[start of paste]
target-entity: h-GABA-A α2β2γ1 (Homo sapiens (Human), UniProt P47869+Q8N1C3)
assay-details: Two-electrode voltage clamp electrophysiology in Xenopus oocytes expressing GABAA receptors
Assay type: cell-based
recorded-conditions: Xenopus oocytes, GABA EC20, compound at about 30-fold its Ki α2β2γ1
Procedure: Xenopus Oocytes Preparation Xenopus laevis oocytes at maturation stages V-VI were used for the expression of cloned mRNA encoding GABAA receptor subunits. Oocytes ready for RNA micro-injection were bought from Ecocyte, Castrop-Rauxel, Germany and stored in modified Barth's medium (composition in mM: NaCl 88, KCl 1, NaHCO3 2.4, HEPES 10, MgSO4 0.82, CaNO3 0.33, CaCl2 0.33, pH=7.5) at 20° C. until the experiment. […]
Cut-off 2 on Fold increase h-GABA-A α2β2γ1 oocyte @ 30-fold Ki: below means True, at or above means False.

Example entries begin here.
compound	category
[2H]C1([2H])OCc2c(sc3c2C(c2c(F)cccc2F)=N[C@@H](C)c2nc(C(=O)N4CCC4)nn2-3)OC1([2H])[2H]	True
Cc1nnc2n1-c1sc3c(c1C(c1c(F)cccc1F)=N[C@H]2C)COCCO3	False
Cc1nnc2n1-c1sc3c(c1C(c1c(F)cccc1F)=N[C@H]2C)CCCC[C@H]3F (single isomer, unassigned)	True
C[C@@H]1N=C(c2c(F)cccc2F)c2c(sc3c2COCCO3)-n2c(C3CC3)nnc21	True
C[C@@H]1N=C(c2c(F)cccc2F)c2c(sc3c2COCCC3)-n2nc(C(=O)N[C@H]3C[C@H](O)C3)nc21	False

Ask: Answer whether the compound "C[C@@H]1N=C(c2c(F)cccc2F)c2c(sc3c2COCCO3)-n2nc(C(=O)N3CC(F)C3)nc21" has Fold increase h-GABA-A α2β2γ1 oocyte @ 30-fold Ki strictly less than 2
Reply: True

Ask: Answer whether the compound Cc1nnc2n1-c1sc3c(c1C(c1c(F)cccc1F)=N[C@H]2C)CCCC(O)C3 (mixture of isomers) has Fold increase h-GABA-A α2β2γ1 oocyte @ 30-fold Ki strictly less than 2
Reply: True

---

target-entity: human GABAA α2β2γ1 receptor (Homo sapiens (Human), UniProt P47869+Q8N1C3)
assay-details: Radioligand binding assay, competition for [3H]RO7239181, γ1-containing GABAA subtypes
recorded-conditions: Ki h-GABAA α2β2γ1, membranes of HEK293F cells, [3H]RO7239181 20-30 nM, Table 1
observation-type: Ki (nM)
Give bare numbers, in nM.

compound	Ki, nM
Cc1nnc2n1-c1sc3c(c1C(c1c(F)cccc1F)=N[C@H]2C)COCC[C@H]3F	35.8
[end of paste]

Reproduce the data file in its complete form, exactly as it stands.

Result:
target-entity: h-GABA-A α2β2γ1 (Homo sapiens (Human), UniProt P47869+Q8N1C3)
assay-details: Two-electrode voltage clamp electrophysiology in Xenopus oocytes expressing GABAA receptors
Assay type: cell-based
recorded-conditions: Xenopus oocytes, GABA EC20, compound at about 30-fold its Ki α2β2γ1
Procedure: Xenopus Oocytes Preparation Xenopus laevis oocytes at maturation stages V-VI were used for the expression of cloned mRNA encoding GABAA receptor subunits. Oocytes ready for RNA micro-injection were bought from Ecocyte, Castrop-Rauxel, Germany and stored in modified Barth's medium (composition in mM: NaCl 88, KCl 1, NaHCO3 2.4, HEPES 10, MgSO4 0.82, CaNO3 0.33, CaCl2 0.33, pH=7.5) at 20° C. until the experiment. […]
Cut-off 2 on Fold increase h-GABA-A α2β2γ1 oocyte @ 30-fold Ki: below means True, at or above means False.

Example entries begin here.
compound	category
[2H]C1([2H])OCc2c(sc3c2C(c2c(F)cccc2F)=N[C@@H](C)c2nc(C(=O)N4CCC4)nn2-3)OC1([2H])[2H]	True
Cc1nnc2n1-c1sc3c(c1C(c1c(F)cccc1F)=N[C@H]2C)COCCO3	False
Cc1nnc2n1-c1sc3c(c1C(c1c(F)cccc1F)=N[C@H]2C)CCCC[C@H]3F (single isomer, unassigned)	True
C[C@@H]1N=C(c2c(F)cccc2F)c2c(sc3c2COCCO3)-n2c(C3CC3)nnc21	True
C[C@@H]1N=C(c2c(F)cccc2F)c2c(sc3c2COCCC3)-n2nc(C(=O)N[C@H]3C[C@H](O)C3)nc21	False

Ask: Answer whether the compound "C[C@@H]1N=C(c2c(F)cccc2F)c2c(sc3c2COCCO3)-n2nc(C(=O)N3CC(F)C3)nc21" has Fold increase h-GABA-A α2β2γ1 oocyte @ 30-fold Ki strictly less than 2
Reply: True

Ask: Answer whether the compound Cc1nnc2n1-c1sc3c(c1C(c1c(F)cccc1F)=N[C@H]2C)CCCC(O)C3 (mixture of isomers) has Fold increase h-GABA-A α2β2γ1 oocyte @ 30-fold Ki strictly less than 2
Reply: True

---

target-entity: human GABAA α2β2γ1 receptor (Homo sapiens (Human), UniProt P47869+Q8N1C3)
assay-details: Radioligand binding assay, competition for [3H]RO7239181, γ1-containing GABAA subtypes
recorded-conditions: Ki h-GABAA α2β2γ1, membranes of HEK293F cells, [3H]RO7239181 20-30 nM, Table 1
observation-type: Ki (nM)
Give bare numbers, in nM.

compound	Ki, nM
Cc1nnc2n1-c1sc3c(c1C(c1c(F)cccc1F)=N[C@H]2C)COCC[C@H]3F	35.8